Birmingham, Alabama, is fast becoming a hotspot for digital crime fighting. Together, let's learn what they're doing right.
After three days of almost non-stop activity - including chatting with Alabama's Chief Information Officer: Brunson White - it can be said that Birmingham has it going on when it comes to making the digital world more secure.
Edge of Chaos
Today, I'd like to focus on a success story at the University of Alabama in Birmingham (UAB). It begins with the Edge of Chaos. A concept championed by members of the UAB-staff who believe innovative solutions to difficult problems happen when people with dramatically different viewpoints work together, what UAB calls "Colliding Minds":
"When the same kinds of folks always work on the same kinds of problems, you get the same kinds of answers. Mix it up, and you find innovative solutions. It happens when you put the poet, engineer, professor, and manufacturer together."
To fit with the "Edge of Chaos" concept, the university has constructed a sui generis meeting place, including a huge cylindrical chalkboard.
The Computer Science and Information Technology faculty at UAB also took to heart the Edge of Chaos concept, leading them to create the Center for Information Assurance and Joint Forensics Research (CIAJFR):
"The Center is a collection of professors, students, and professional partners across myriad disciplines, all devoted to one mission: making the world a safer place for citizens of the 21st century."One member Dr. Sarah Parcak, mentioned to us she was surprised when asked to join the Center. But, after learning that Sarah considers herself a "Space Archaeologist" using cutting-edge satellite imaging applications developed at UAB to help international law enforcement agencies prevent the looting of civilization's antiquities, it doesn't seem strange at all. And, Sarah's efforts have already revealed hundreds of previously unknown sites in Egypt.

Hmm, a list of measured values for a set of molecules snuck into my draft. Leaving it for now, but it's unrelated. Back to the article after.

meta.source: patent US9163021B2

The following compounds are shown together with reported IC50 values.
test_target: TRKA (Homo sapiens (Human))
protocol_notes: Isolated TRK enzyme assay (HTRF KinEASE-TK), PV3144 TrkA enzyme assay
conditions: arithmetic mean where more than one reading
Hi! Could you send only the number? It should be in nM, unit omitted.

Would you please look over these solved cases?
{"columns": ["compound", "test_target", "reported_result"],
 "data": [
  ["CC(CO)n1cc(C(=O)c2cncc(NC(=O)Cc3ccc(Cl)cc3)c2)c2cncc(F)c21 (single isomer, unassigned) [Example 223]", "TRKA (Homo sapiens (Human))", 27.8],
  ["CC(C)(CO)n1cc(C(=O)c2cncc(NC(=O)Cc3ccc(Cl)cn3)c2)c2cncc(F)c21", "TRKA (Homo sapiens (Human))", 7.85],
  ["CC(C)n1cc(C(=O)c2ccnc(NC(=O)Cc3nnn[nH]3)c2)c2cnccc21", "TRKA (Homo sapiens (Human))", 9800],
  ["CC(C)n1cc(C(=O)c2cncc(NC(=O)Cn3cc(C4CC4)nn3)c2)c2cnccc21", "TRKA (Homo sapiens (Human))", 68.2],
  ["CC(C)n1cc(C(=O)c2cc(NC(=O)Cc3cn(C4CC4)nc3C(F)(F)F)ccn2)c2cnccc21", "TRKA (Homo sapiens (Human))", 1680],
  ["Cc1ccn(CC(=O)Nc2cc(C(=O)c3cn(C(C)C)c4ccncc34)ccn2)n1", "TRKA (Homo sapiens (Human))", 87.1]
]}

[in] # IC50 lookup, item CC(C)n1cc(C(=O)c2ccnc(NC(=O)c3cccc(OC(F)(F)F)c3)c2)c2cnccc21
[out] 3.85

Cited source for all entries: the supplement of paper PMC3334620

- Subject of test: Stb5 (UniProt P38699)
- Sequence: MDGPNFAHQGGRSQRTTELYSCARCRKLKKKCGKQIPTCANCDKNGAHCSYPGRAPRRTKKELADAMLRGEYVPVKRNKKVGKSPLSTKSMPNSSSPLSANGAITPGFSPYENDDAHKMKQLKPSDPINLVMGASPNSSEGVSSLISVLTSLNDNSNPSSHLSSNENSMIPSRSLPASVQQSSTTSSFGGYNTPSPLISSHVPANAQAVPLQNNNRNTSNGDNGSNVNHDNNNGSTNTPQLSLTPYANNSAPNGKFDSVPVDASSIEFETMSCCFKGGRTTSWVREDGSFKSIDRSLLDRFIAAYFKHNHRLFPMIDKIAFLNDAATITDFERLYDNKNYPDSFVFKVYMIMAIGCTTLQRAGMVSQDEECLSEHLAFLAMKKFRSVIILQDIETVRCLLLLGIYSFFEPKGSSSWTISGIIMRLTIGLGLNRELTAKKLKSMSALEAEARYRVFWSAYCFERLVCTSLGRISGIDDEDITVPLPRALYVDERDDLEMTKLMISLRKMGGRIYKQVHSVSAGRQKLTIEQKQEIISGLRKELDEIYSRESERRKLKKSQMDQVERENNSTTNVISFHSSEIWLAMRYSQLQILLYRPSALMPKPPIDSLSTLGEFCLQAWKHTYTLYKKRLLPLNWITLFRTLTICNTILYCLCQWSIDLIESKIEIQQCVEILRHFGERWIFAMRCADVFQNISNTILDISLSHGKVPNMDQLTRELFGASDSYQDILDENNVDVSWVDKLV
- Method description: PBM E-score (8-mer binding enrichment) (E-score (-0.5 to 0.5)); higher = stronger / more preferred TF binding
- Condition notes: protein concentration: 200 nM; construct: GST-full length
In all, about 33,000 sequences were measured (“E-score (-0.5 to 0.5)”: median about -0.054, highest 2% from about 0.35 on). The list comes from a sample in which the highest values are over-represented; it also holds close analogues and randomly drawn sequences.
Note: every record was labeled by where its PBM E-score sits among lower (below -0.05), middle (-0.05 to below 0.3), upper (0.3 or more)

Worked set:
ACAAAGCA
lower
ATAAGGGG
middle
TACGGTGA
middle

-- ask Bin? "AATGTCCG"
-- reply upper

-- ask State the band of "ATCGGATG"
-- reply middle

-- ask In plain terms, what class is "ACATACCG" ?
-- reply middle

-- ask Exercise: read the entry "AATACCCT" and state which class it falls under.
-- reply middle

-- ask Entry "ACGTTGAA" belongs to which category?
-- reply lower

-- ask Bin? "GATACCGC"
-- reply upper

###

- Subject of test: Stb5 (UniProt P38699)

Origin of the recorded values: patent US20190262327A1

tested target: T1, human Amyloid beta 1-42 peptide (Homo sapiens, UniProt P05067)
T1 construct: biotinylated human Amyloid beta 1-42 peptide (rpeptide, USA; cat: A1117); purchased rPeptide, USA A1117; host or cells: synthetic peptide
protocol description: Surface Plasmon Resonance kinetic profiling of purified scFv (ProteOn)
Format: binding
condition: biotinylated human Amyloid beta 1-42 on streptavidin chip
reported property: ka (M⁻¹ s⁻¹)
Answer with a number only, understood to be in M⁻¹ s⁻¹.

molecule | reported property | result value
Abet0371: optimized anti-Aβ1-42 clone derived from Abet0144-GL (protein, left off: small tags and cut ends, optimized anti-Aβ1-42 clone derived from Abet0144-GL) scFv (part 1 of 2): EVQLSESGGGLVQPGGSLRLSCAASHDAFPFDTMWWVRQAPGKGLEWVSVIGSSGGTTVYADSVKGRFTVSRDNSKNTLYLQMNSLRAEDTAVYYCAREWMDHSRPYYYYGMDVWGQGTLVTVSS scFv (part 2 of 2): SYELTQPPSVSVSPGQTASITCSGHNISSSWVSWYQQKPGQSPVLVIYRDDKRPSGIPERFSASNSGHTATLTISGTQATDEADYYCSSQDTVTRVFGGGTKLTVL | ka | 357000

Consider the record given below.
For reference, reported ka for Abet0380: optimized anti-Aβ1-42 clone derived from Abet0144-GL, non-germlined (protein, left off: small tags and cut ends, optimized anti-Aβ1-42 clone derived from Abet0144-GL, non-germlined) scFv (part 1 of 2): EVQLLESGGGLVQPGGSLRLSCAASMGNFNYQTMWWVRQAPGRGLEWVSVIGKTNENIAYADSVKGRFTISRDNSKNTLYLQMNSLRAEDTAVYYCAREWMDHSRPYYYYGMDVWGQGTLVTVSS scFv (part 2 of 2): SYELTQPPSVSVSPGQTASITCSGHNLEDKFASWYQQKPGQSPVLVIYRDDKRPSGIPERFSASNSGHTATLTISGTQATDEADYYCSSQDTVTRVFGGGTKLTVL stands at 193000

Just as the Internet makes it easier for looters to sell antiquities, the Internet enables bad guys to steal from those using the Internet to make their lives easier. This is another area the Center felt compelled to investigate. The solution - creating the Computer Forensics Research Laboratory (CFRL):
"[A] 35-station lab that focuses on developing investigative tools and techniques for analyzing digital evidence in the areas of spam, phishing, and malware. Undergraduate and graduate students from the departments of Computer & Information Sciences and Justice Sciences work in the lab."
The CFRL forwards the Edge of Chaos initiative by involving Computer Science as well as Justice Science faculty members creating a unique hands-on teaching experience for students. The CFRL is under the auspices of Gary Warner, Director of Research in Computer Forensics at the University.
Gary and the students at CFRL readily admit they are locked in battle with digital criminals who are currently winning. They quickly add their intention to change that using:
- Academics: UAB has several programs that, once completed, allow graduates to work as CyberCrime Investigators. What UAB calls "Training digital detectives for the 21st Century."
- Awareness: Realizing the need to get the word out on the very real risks involved with cybercrime.